- Slides: 20
Missionary Anthropology Culture & Missions
Culture • Culture defined: • Culture is the integrated system of learned patterns of ideas, values, behavior, and products characteristic of a society. • “Kultur” – early 19 th century German usage • E. B. Tylor pioneer anthropologist borrowed in 1871 to designate “the total nonbiologically transmitted heritage of man” • Considered one of the most important contributions of anthropology to the missionary endeavor (Luzbetak 1963, 59).
Culture • Elements of Definition of Culture • • Integrated Learned Ideas Values Behavior Products Society
Culture • Cultural Diversity • • Language Physical items Life style Relationship with others Values Gestures Personal space
Cultural Perspective • Cultural Perspectives • 1. We tend to view other cultures from our home culture perspective. • a) Western - technology and economic strength (thing or task oriented) • b) African - social cohesion in tribe and clan (people oriented) • 2. Every culture has it good and evil aspects. • a) Africa - one God but distant with personal spiritual beings in between. God is not personally involved in the world. • b) U. S. - the world is basically viewed materialistic with little or no spiritual influence but controlled by the laws of nature. • c) We bring the Christian perspective. • d) God is the ultimate judge.
Cultural Adaptation • 1. Enculturation - is the process by which a child learns to be a functioning member of its home culture. • 2. Acculturation - is the process by which and adult acquires the knowledge, skills, attitudes, values, and behaviors to function within a new culture. • 3. Culture Jolts - experiencing cultural differences which one adapts to after an initial experience of newness and uncomfortableness. • 4. Culture shock - experiencing cultural differences but not being able to adapt and live in harmony with the differences. • 5. Reverse culture shock
Cultural Adaptation Process of Cultural Adaptation (Kalervo Oberg 1960: 177 -182) • Tourist Stage – find culture fascinating • Disenchantment – foreignness and complexities become clear, critical of it • Resolution – learning the culture and begin to identify with people, see good and bad • Adjustment – learn to function well and feel comfortable in the culture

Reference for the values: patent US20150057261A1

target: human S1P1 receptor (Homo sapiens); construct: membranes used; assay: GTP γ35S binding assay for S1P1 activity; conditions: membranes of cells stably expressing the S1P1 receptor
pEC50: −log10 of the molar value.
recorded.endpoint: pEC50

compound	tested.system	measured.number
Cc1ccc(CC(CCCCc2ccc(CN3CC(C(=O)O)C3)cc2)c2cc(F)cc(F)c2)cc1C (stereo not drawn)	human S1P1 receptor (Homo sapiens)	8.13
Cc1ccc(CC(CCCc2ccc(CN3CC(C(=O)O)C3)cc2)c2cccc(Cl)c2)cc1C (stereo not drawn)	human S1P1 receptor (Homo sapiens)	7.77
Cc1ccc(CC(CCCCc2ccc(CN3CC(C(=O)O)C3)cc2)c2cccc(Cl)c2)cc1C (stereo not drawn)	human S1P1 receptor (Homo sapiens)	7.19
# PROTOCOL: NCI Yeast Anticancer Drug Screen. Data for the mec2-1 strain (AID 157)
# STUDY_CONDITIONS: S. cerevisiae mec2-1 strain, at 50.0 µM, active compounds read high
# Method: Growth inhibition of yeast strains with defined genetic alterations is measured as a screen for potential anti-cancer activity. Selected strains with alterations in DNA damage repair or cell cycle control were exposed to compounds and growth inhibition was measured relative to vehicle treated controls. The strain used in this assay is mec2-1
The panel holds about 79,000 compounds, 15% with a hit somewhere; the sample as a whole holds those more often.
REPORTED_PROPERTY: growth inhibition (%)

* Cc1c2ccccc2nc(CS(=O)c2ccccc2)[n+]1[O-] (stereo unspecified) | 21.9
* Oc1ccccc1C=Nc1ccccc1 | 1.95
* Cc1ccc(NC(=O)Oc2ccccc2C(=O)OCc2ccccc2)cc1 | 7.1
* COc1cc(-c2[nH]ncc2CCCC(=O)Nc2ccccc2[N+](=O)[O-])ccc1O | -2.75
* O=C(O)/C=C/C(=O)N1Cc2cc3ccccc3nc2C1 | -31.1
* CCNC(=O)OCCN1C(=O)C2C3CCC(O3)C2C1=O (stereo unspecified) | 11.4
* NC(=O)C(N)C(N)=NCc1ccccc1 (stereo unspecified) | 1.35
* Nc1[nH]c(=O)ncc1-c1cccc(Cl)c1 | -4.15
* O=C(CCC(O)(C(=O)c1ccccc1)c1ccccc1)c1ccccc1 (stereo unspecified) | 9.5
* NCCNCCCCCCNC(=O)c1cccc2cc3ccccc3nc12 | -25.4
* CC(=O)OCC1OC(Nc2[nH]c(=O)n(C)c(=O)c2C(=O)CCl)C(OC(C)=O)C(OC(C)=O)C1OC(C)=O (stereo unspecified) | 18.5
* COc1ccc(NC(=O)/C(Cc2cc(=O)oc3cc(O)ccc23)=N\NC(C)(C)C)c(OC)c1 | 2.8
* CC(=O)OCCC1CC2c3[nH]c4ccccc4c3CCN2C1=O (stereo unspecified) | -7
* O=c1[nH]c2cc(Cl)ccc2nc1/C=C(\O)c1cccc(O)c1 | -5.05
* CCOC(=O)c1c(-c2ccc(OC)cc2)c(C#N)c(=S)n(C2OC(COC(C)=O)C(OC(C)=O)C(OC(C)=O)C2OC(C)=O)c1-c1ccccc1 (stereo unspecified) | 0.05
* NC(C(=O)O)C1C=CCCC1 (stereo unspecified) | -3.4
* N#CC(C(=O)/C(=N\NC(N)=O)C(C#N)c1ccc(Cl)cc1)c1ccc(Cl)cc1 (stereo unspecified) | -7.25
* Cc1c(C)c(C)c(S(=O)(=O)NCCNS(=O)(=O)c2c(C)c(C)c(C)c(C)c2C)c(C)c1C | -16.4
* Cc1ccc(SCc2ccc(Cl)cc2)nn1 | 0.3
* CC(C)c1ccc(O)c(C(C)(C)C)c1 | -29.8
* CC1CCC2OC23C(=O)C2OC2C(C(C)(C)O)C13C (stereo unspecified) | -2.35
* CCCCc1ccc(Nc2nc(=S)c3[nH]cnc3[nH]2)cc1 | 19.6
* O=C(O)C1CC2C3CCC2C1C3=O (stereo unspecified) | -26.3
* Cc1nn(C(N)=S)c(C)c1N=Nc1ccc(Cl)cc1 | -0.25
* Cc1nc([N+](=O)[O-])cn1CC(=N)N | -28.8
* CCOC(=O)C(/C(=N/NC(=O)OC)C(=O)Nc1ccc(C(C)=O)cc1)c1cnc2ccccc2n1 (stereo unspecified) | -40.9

Stages of Cultural Adaptation Stages One of Missionary Acculturation • a) The idealized stage (glamour, honeymoon, or facination) • (1) Everything is new and neat. • (2) Everything is seen as ideal and greater than it really is. • (3) Receiving information via translation to fit ones own thought forms. • (4) Early stage of exciting adventure.
Stages of Cultural Adaptation Stage Two of Missionary Acculturation • b) Critical stage (rejection or fear stage) • (1) High anxiety due to growing awareness of • • cultural diversity cultural conflicts. (2) Difficulty of language learning bears down. (3) Awareness of being in a foreign environment with less control than in one's home culture. (4) Begin to idealize home culture. (5) Ways of coping. • (a) Going home • (b) Withdrawal (psycological and physical) • (c) Going native • (d) Adapting (see the culture in a realistic light)
Stages of Cultural Adaptation Stage Three of Missionary Acculturation • c) Identification stage • (1) Sees culture as their home with its strengths and weaknesses. • (2) Interpersonal identification takes place. • • • (a) Missionary must know themselves. (b) Must know the people and their language. (c) Missionaries must be coworkers with the people. (d) Missionaries must practice reciprocity. (e) Missionaries must love the people. (f) Missionaries must be culturally appropriate under God.
Evangelism & Cultural Distance Four Levels of Cultural Distance • E-0 – is Christians teaching nominal Christians who attend their churches but have not made Christ their Lord • E-1 – is where evangelism occurs among people of highly similar cultures in the same language • E-2 – is evangelism among people in similar cultures but with differing languages • E-3 – is evangelism among distinctively different cultures and languages